Kerry Blue Terrier

Kerry Blue Terrier, also known as the Irish Blue Terrier. The breed was found in the mountains of Kerry in Ireland; and with a romantic story of a blue dog swimming from a shipwreck, the official name became Kerry Blue.

The Kerry Blue Terrier is a loving, loyal and smart dog breed that has made its way throughout the world as a companion dog. The Kerry Blue is born black, but don’t let the dark hair fool you, the blue color gradually appears as the puppy grows older, giving the blue tint that the breed was named for.

Kerry Blue Terrier image

As the Kerry Blue Terrier is an active breed, it is important to know that regular daily activity is a must. This means anyone planning to take home a Kerry Blue must be ready and willing to play and exercise with the dog every day. The Kerry Blue Terrier is a naturally healthy dog, but as with most animals, there are potential health risks.

All in all, the Kerry Blue Terrier is an all around good dog for families and brings an extra bit of affection to its owners. Learning fast and being active are its strong points, and owners can be sure to be happy with a Kerry Blue Terrier by their side.



History

No exact year is connected to the origins of the Kerry Blue Terrier, but the breed has been known in Ireland for at least 150 years. Originally the Kerry Blue Terrier was bred to control different smaller animals such as rats, rabbits, badgers, foxes, otters, and hares. As time went on, the Kerry became more of a general working dog and started doing other jobs such as herding cattle and sheep or acting as a guard dog.

Since the 1900s, the Kerry Blue Terrier has made its name known as a working dog as well as a companion dog. It appears that the Kerry Blue arrived in the United States somewhere around 1922 with the breed officially being recognized by the American Kennel Club in 1924.


Size

The Kerry Blue Terrier is considered a small to medium-sized dog. Male Kerry Blue terriers are usually 18 to 20 inches tall and weigh between 30 and 40 pounds. A female, on the other hand, is usually 17 to 19 inches and weighs between 26 and 36 pounds.


Personality

If you are looking for a loyal, affectionate and high-spirited dog, then you found your breed. The Kerry Blue Terrier is gentle with children but can often be more aggressive toward other animals and other dogs. Kerry Blues are fast, strong, intelligent as well as obedient. Many say that the Kerry Blue has a sense of humor as well. So you can expect a fun-loving, sweet breed of a dog to bring home.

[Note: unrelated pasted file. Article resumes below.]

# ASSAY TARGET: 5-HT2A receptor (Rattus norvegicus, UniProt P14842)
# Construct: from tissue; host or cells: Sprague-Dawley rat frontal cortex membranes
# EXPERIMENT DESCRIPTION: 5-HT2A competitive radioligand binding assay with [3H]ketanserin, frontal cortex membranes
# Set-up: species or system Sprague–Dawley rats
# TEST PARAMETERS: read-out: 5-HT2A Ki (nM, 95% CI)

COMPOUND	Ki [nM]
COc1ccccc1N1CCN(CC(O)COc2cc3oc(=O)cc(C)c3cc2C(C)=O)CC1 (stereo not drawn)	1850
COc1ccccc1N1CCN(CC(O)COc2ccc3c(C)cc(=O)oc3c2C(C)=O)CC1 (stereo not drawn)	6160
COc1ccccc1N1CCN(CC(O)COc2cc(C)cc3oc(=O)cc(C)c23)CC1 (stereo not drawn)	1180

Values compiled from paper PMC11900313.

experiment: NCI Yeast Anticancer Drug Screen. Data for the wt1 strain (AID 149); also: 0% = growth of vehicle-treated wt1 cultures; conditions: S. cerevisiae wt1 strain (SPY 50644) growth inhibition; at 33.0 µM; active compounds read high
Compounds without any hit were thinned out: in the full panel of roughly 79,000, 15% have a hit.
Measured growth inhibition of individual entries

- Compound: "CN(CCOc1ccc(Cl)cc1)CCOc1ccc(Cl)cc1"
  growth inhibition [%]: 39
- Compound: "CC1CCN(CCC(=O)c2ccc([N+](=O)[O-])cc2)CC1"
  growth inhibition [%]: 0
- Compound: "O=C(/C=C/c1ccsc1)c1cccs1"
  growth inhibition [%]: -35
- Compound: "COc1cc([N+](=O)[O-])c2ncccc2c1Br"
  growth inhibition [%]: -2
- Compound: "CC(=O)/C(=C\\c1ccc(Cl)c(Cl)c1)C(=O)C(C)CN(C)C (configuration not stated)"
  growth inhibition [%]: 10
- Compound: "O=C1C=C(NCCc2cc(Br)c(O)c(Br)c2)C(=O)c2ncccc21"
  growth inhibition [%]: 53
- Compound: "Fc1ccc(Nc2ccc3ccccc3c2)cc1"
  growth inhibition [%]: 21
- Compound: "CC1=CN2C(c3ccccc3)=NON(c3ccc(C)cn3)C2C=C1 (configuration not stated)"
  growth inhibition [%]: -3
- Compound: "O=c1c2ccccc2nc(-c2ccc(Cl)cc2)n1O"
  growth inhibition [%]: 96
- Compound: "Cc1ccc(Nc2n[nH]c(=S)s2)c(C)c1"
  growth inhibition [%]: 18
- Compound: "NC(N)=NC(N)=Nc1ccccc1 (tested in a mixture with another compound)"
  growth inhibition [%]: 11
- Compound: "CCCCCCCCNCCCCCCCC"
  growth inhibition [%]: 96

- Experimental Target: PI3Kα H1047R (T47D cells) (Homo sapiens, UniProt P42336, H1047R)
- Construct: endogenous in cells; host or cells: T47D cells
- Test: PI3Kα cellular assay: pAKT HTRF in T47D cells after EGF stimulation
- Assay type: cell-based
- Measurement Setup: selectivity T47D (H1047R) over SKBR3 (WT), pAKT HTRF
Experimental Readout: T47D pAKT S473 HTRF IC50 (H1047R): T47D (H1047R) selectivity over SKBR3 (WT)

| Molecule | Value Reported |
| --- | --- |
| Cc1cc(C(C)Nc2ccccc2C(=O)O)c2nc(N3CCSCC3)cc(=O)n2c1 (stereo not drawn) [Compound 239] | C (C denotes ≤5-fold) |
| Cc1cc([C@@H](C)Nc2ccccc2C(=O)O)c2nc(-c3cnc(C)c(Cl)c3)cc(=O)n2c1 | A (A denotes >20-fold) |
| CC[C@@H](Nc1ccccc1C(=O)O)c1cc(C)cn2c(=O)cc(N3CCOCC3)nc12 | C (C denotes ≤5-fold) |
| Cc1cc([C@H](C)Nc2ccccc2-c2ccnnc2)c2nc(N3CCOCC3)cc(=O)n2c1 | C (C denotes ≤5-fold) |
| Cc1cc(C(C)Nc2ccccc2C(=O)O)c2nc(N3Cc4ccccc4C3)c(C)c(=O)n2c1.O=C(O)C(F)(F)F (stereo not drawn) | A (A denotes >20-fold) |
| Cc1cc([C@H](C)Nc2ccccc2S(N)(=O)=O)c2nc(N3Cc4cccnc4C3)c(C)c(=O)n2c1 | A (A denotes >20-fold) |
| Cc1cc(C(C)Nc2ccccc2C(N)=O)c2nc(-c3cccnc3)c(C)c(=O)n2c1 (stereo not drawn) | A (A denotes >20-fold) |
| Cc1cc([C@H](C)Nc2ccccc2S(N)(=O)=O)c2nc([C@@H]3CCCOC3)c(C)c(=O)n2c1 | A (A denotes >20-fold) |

Health

Kerries are usually a healthy breed with very little health issues; however, there are some genetic disorders that do exist within the breed. The Kerry Blue Terrier is prone to eye problems such as “dry eyes”, cataracts and entropion. Hip dysplasia, hypothyroidism, cryptorchidism have also been reported occasionally. Progressive neuronal abiotrophy (PNA, also known as Cerebellar cortical abiotrophy or Cerebellar Abiotrophy) is also seen but rare in the population. Some health issues have been bred out of the breed such as a skin-related diseases called spiculosis.

For the most part, the average lifespan of a Kerry Blue is 9.5 years. Many live to 14 years of age.


Care

Be ready to play with a Kerry Blue Terrier every day. Being a long-legged breed, the activity level is moderate to high. Kerry Blues need an active owner who can teach early socialization and obedience training. Daily exercise is definitely important. A simple, daily walk will help maintain a Kerry Blue’s muscle tone and keep the dog fit and trim.

The coat of a Kerry Blue does not shed. It is soft and wavy with no undercoat, but a Kerry Blue’s coat continues to grow all year round. This means the Kerry Blue Terrier needs weekly, regular grooming as well as a clipping about every six weeks on average.

Socialization is also very important for the Kerry Blue. Although a Kerry Blue is more apt to be aggressive toward other dogs, start socialization very young to help with this personality trait.


Rescue

Here is a link to the Kerry Blue Terrier Foundation. Please check your local area for other rescues near you or to learn more about this breed: www.kerryblues.info


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